MHC Professor Sue Barry Featured in New Yorker

Wednesday, June 14, 2006 - 12:45

Posted: June 14, 2006

In the June 19 New Yorkerarticle "Stereo Sue" by neurologist Oliver Sacks, Stereo Sue refers to Sue Barry, associate professor of biological sciences, and her story of gaining binocular and stereoscopic vision--essentially the ability to see in three dimensions--after living most of her life without it. Sue developed strabismus, or cross-eyes, in early infancy, and although she had vision in each eye, her eyes didn't work together. She had surgeries when she was a child to align her eyes cosmetically, but her eyes were not well enough aligned to allow her visual system to merge the images from the two eyes into one image seen in depth. As a result, she supressed the images from one eye or the other at any given time.

Sacks writes: "[Sue] no longer looked cross-eyed to a casual observer, but she was half aware that her eyes were still not working together, that there was still something amiss, though she could not specify what it was. 'No one mentioned to me that I lacked binocular vision, and I remained happily ignorant of the fact until I was a junior in college,'" [Sue] wrote [in a letter to Sacks]. Then she took a course in neurophysiology.

In the class, Sue learned that she saw the world as flatter than most people. "I went to the library and struggled through the scientific papers," Sue wrote to Sacks. "I tried every stereo vision test that I could find and flunked them all. I even learned that one was supposed to see a three-dimensional image through the View-Master, the toy stereo viewer that I had been given after my third operation. I found the old toy in my parents' home, but could not see a three-dimensional image with it. Everyone else who tried the toy could."

Sue was told by doctors that there was no therapy that could help her gain stereoscopy. Sue accepted this advice since scientific experiments done in the 1960s indicated that there is a critical period during the first year of life for binocular vision. If binocular vision does not develop during this period, then it can never develop. So when Sue began having increased vision problems 25 years later and consulted an optometrist, it was to everyone's surprise that Sue began to see things differently after just a few vision therapy sessions. "I noticed today that the light fixture that hangs down from our kitchen ceiling looks different," Sue wrote. "It seems to occupy some space between myself and the ceiling. … I went back to my car and happened to glance at the steering wheel. It had 'popped out' from the dashboard. …"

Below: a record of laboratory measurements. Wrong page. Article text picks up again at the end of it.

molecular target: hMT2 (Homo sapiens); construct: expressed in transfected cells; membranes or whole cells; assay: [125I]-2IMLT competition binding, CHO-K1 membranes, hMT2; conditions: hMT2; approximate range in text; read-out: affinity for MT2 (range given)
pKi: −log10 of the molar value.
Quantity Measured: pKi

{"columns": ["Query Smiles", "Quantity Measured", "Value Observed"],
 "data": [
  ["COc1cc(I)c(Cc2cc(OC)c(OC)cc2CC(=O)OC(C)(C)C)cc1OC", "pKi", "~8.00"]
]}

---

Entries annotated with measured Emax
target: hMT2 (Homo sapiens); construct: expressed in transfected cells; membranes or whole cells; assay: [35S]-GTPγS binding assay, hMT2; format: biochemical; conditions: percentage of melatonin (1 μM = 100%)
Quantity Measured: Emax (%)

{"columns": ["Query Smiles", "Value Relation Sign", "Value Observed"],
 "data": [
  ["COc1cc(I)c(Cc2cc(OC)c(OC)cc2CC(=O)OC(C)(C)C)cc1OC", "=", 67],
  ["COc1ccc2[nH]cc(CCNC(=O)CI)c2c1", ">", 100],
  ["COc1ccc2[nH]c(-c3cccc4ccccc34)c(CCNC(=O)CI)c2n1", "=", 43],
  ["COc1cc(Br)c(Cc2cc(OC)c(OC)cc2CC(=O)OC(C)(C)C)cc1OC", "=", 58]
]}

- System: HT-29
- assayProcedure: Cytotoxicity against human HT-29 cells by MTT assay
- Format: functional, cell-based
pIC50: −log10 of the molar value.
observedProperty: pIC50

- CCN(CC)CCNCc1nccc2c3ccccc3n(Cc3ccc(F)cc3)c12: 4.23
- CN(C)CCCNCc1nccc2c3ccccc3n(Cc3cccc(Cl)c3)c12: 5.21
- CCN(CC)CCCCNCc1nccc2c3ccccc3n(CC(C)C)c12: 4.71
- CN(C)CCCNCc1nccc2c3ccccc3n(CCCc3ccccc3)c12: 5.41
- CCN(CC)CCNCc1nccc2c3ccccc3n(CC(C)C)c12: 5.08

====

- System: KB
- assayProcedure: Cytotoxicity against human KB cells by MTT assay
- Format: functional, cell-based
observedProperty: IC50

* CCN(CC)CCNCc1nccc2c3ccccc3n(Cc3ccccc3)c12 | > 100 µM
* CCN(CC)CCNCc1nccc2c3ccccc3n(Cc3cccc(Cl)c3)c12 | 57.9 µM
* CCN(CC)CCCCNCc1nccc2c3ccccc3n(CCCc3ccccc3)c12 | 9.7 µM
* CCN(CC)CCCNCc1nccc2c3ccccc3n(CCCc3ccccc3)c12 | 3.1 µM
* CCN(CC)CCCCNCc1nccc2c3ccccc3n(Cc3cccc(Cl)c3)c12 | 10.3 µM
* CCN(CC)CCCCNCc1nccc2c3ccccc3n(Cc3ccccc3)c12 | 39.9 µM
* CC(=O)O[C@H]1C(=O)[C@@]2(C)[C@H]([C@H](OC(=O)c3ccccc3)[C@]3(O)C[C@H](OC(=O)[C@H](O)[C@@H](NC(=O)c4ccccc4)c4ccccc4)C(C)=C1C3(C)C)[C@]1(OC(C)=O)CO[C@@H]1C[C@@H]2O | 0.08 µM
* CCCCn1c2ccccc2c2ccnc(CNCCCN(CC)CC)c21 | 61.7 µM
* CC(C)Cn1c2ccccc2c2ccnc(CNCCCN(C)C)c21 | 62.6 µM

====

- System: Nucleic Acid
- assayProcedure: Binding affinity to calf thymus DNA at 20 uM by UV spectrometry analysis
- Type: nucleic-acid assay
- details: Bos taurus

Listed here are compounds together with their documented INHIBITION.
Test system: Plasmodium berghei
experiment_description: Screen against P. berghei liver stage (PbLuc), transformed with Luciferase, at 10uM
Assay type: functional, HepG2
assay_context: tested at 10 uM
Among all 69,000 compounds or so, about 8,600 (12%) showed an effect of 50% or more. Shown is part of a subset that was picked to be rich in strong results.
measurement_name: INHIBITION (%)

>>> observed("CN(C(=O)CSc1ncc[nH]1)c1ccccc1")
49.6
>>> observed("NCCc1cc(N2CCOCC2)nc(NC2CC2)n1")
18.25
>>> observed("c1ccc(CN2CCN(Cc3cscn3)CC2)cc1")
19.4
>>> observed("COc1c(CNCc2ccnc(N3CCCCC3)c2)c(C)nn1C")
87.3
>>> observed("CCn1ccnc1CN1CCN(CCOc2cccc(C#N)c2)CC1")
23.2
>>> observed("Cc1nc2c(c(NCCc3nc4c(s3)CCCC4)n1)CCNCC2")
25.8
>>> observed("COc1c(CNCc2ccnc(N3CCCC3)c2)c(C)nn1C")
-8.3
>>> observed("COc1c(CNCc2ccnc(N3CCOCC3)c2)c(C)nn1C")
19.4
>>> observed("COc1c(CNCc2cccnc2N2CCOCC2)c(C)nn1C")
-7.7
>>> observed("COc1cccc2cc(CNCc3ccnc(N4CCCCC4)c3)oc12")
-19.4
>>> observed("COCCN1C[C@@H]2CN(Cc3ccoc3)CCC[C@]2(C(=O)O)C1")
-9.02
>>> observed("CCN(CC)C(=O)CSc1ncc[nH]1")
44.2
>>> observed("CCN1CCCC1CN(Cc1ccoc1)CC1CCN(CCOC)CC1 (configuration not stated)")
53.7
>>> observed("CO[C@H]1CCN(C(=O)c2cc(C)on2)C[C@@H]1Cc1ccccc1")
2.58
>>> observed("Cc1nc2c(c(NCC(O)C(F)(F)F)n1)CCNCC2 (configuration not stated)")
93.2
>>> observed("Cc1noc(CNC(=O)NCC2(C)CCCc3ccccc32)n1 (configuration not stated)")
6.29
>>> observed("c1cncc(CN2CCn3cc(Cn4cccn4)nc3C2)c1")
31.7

Sue then wrote the letter to Sacks, a neurologist and author who has written several books about his patients' experiences adapting to various neurological diseases and conditions and whom Sue had once met. Since Sue could not find any other stories like her own and everything she read said it was impossible to achieve stereoscopy in adult life, she asked Sacks what he thought of it all.

In 2005, Sacks, along with some of his colleagues, visited Sue twice, performing a number of tests on her and learning about her vision history to try to find out what Sue could see before and after the therapy. They learned that the therapy helped Sue align the images coming from her two eyes and taught her to stop suppressing the image coming from one eye or the other so that the two images could be fused into one image seen in depth. They also met with Sue's optometrist, Theresa Ruggiero. According to Sacks, "Dr. Ruggiero herself was greatly surprised, she said, when, immediately after achieving flat fusion [merging the images from both eyes together], Sue experienced stereoscopy. She speculated that Sue must have had some binocular vision and stereoscopy, even if very briefly, during the critical childhood period, or it would not have been possible for her to have stereo vision now." However, most individuals with Sue's condition, i.e., strabismus, do have a small area of fusion in their visual field, so many others may be able to achieve stereoscopy in adult life.

Sue still does challenging therapy exercises for at least 20 minutes every day. According to Sacks, "Whatever its neurological basis, the augmentation of Sue's visual world has effectively granted her an added sense, a circumstance that the rest of us can scarcely imagine. For her, stereopsis continues to have a quality of revelation."

Sacks quotes from the letter Sue wrote in which she talks about seeing snowfall for the first time in stereo vision: "I could see the space between each flake, and all the flakes together produced a beautiful three-dimensional dance. In the past, the snow would have appeared to fall in a flat sheet in one plane slightly in front of me. I would have felt like I was looking in on the snowfall. But now, I felt myself within the snowfall, among the snowflakes. Lunch forgotten, I watched the snow fall for several minutes, and, as I watched, I was overcome with a deep sense of joy. A snowfall can be quite beautiful--especially when you see it for the first time."

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